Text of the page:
Limit Your Time
I first heard about the tactic of limiting your time from reading Tim Ferris’s book, The Four Hour Work Week. In the book Tim references something called Parkinson’s Law which states:
“work expands so as to fill the time available for its completion”
What this means is no matter the task at hand, we will use up all the available time given to us. It doesn’t matter if it’s a day, week, or year. The question becomes how do we not let ourselves fall victim to this?
The simple answer is to limit your time. Take doing the dishes for example. If we say we need to get them done this week the chances are high that we’ll wait untill Sunday night. On the other hand, if we tell ourselves we have the next 15 minutes to do it then we’ll jump right on it and get it done.
Transfer this same idea over to your work. If you tell yourself you’ll build that presentation by the end of the day, you’ll give it urgency even if it doesn’t necessarily need to be done until next week.
The Law of Diminishing Returns
When we give ourselves a big window to get a task done, we waste a ton of potential productive hours. Worse yet, that extra time we spend on something usually doesn’t enhance the end product.
Let’s jump back to the dishes example. If you mentally limit yourself to 15 minutes on any given week night to get the dishes done, you’ll get them done. On the other hand, if you wait until Sunday night you’ll get the dishes done, sure, but the end result will take much longer than the 15 minutes you used earlier in the week. Most tasks are like dishes. Either you did them or you didn’t.
People typically confuse the idea that just because you spent a ton of time on a task means that it always comes out better. This simply isn’t true and is proven by the law of diminishing returns. If the task can be done right in 15 minutes, then there’s no reason to spend an hour on it.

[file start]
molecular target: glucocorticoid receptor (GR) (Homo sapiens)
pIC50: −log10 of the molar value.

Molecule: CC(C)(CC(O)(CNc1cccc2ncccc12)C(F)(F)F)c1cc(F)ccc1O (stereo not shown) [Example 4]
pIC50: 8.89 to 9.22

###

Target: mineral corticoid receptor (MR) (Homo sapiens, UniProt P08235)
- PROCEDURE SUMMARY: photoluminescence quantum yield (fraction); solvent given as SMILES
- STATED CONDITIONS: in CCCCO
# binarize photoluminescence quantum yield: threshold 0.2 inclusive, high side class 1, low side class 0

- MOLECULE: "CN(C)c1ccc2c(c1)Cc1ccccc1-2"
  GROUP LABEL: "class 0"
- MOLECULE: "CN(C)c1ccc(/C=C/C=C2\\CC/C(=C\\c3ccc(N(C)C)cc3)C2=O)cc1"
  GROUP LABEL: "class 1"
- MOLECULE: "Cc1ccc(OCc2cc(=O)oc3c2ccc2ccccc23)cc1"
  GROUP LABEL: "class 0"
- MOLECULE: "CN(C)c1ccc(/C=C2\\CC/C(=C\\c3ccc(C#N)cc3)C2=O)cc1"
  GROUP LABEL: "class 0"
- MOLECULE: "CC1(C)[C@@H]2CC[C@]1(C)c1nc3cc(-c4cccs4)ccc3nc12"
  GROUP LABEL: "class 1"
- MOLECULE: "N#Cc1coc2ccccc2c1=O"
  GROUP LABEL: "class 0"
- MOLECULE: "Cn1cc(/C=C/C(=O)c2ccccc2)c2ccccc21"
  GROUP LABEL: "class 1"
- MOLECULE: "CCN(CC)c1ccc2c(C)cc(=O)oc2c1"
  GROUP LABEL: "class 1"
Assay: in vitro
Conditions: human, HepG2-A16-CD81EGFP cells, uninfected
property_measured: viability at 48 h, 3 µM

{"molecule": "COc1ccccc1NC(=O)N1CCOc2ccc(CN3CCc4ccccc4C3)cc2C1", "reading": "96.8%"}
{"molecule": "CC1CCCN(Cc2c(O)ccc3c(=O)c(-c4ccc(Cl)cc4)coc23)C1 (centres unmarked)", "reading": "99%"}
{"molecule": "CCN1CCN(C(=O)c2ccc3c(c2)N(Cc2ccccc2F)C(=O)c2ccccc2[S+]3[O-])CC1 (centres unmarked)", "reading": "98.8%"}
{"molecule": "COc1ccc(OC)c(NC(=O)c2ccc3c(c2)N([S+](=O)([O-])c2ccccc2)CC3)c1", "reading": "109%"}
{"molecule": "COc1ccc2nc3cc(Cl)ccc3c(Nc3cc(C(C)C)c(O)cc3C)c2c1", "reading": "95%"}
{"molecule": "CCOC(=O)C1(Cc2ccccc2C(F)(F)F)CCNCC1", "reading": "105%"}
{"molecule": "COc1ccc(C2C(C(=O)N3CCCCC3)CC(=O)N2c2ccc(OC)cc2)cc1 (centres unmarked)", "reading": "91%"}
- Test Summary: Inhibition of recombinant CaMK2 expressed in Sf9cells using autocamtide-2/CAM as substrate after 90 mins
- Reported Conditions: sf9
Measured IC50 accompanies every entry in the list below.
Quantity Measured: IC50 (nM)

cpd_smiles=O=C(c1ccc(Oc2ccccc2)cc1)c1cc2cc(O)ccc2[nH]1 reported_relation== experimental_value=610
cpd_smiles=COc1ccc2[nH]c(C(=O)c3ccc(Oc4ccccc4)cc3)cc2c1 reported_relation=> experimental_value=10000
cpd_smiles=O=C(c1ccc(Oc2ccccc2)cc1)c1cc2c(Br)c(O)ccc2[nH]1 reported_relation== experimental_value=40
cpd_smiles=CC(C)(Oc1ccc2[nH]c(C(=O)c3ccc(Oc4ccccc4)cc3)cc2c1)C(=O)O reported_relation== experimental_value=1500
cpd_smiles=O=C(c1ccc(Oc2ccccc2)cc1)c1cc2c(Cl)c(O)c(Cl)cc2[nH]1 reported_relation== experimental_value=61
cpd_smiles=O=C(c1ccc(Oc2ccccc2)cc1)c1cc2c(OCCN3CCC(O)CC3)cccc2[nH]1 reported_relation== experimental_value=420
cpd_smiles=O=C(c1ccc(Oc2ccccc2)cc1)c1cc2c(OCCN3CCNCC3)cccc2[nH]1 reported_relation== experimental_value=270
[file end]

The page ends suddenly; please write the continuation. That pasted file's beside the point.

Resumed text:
To be successful in using this methodology, then you need to understand how you personally react to pressure. If the slightest sign of pressure makes you anxious and lose focus, then don’t do this. If you thrive in a high-pressure environment, then start limiting the time you allow for each task to be more productive and motivated after work.
The last way I would suggest to be more productive and motivated after work is to incentivize yourself. This is easily my favorite item on this list and one I personally use almost every day. I love working towards a goal even if it’s just being able to eat dinner.
It sounds crazy but I use simple things like dinner as a reward. When I get home from work, I’m extremely hungry and most of the time I’ll just sit down and eat. If I know I need to get something done, like write 1000 words, I won’t let myself eat until I’ve finished that task.
A more realistic goal may be to reward yourself with TV or social media time. I enjoy bingeing a series every now and then but I don’t do it just because I want to. I’m conscious that it will bring me value through entertainment but I still need some clean underwear for tomorrow, so laundry comes first.
The Bottom Line
As you were reading this article, you probably thought that some of these tips
Ask yourself, when was the last time you picked up your phone and why? For 99% of us, it is because we received some sort of notification. This simple sound or vibration takes our focus away for just a split second. While it seems like nothing, the result is a huge loss in potential productivity.
Take time to think about what you struggle with and why. From there, build a plan to apply some of the tactics discussed above. As I mentioned at the beginning of this article, you need to experiment until you find something that fits you.